Now that you're unemployed, you can't blithely drop $10 at the bodega on seltzer and batteries like you used to. You can't even pay the check at a restaurant! So when your id or your still-employed friends suggest that you do any of the following things, we've included helpful cheap-to-free alternatives that will also teach you and others a valuable lesson about the value of a dollar.
Eat Food in a Restaurant
Wealthy people have servants; people with jobs have "waiters." You don't have either of those, and you won't for a while, so you'll have to learn to cook for yourself. Forget that oven you have to light with a match in your illegally zoned apartment and try out the BBQ areas in Prospect Park, which include built-in charcoal grills! (See the helpful interactive map on the park's website, and try throwing your garbage away in a garbage can unlike everyone else who visits the park on the weekend.)
Stop by Whole Foods After Work
Remember when you could buy all your groceries at Whole Foods? And you could nab little impulse buys like organic marshmallows? Those days are over, pal! Clip some coupons and head to a Pathmark or an Associated and take advantage of the sales. You might even try the Fairway in Red Hook, which is surprisingly affordable, for certain items anyway. (Avoid the no-sugar-added craisins, obvs.) Also, did you know that, contrary to popular belief, bodegas often stock cheap essentials like beans for a few dimes less than your local supermarket? Don't discount a little dumpster hunting, either&emdash;our very own Conscientious Objector recently discovered a dozen loaves of organic bread in the garbage. Lastly, there's that whole "teach a man to fish" thing: plenty of people survive off scaled swimmers angled in the waters surrounding the five boroughs. Take the Q to Sheepshead Bay and give it a go.
...And Then Make a Quick Stop at the Liquor Store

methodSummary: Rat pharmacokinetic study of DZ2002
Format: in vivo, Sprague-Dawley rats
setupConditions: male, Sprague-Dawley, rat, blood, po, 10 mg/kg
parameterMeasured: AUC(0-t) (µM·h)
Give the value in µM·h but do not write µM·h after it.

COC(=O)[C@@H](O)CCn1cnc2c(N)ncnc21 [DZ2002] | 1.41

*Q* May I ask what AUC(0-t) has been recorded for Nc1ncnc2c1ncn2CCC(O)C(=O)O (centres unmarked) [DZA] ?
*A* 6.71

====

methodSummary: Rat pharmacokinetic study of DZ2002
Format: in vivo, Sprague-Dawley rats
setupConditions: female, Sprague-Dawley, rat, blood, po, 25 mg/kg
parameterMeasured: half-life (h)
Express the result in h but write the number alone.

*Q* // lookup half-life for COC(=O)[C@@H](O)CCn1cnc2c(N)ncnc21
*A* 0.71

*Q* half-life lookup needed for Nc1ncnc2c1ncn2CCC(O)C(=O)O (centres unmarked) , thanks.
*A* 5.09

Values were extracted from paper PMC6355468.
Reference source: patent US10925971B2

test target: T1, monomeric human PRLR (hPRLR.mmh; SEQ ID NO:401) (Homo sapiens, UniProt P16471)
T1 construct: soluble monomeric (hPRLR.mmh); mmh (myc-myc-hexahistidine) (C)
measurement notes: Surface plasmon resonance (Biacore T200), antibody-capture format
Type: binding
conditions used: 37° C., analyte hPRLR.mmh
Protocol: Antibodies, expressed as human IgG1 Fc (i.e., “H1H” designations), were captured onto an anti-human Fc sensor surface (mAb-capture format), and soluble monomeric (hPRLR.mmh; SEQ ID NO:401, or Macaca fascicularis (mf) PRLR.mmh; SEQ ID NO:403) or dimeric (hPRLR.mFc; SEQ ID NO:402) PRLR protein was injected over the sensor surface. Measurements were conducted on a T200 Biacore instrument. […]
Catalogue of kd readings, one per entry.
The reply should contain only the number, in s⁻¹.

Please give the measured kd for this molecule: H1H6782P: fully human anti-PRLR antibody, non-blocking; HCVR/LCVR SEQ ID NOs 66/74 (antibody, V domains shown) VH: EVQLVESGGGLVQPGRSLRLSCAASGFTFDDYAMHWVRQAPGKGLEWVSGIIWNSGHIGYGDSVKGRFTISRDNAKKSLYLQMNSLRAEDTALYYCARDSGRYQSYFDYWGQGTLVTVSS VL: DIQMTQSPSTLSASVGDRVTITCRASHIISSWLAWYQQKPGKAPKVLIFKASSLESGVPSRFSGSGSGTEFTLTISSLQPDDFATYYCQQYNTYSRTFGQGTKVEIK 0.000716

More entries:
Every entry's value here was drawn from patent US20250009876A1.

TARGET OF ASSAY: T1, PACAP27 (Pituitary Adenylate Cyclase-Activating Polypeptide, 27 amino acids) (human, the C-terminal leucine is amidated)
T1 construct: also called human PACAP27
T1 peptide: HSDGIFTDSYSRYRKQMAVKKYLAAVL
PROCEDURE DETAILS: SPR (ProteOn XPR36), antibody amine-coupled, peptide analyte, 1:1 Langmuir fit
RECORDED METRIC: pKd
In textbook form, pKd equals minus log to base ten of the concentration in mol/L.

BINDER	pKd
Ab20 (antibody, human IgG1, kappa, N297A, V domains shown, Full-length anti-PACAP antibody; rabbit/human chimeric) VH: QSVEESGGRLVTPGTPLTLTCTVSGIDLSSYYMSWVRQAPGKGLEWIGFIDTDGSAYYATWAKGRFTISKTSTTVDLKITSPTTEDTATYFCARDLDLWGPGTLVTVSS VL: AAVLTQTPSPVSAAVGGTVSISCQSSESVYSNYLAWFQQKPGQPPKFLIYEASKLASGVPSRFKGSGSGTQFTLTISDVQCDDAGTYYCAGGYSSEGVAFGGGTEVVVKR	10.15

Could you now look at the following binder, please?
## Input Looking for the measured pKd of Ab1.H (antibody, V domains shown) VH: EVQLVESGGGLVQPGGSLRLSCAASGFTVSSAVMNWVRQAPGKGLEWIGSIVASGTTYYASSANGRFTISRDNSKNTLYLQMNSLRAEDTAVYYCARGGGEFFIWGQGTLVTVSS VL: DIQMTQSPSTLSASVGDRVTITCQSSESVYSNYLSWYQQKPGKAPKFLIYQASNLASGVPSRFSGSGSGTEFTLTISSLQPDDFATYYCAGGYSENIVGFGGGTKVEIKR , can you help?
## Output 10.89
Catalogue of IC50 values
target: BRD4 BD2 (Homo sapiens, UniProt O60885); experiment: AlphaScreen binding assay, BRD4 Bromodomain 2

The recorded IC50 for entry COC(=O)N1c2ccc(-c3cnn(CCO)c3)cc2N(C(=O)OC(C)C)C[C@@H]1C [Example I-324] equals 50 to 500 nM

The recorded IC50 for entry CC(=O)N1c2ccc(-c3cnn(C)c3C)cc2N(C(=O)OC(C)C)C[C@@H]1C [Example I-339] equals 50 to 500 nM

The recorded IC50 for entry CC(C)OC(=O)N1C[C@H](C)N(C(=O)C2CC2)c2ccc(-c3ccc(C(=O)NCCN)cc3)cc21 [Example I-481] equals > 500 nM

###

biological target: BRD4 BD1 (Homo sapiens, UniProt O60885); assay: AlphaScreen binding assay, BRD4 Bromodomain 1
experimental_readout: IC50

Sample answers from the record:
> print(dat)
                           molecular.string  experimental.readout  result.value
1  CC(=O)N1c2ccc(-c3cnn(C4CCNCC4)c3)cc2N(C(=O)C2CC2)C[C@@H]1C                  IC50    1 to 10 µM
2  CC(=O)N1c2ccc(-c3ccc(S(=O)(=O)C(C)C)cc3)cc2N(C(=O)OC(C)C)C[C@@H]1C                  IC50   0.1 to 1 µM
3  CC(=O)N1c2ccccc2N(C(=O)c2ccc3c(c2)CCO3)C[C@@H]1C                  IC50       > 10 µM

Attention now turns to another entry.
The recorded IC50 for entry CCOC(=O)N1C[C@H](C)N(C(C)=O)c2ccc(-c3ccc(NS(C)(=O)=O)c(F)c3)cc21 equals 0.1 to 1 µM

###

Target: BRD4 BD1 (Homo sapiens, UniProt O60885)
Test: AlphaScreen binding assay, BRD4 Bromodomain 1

We get it; the urge to drown your sorrows in alcohol is even stronger now than when you first left college. And yet, your checking account has so little dinero to fund your quickly escalating B&J addiction. Therefore, we suggest brewing your own beer and not sharing with friends. Though a basic starter kit from NorthernBrewer.com will set you back $75, you gotta spend money to make money get drunk: the six gallons of beer that you can brew over and over again for the cost of about ten bottles of Brooklyn Lager will pay for itself in a few months. You know you're going to be out of work for way longer than that. You might also try keeping a jeroboam of Carlo Rossi in the fridge&emdash;a four-liter jug is almost twice the size of a six-pack, only a few dollars more, and almost twice the alcohol percentage!
Go to a Bar
What are you paying for at a bar? The "ambience"? Get real! Grab a six-pack from the bodega (after some price-comparisons to figure out which store sells Rolling Rock at non-imported prices) and drink it outside. It's warm out! Of course, the last thing you need is a costly open container ticket&emdash;although if the judge lets you off with a warning, at least it'll give you something to do during the day&emdash;but there are lots of places the cops don't usually patrol with their summons-books at the ready. Our favorite is Brooklyn's Veterans Memorial Pier, where you can paperbag it with the nocturnal fishermen. (Maybe even catch breakfast while you're there?) Squint hard enough through your tears and you can see Lower Manhattan around the bend.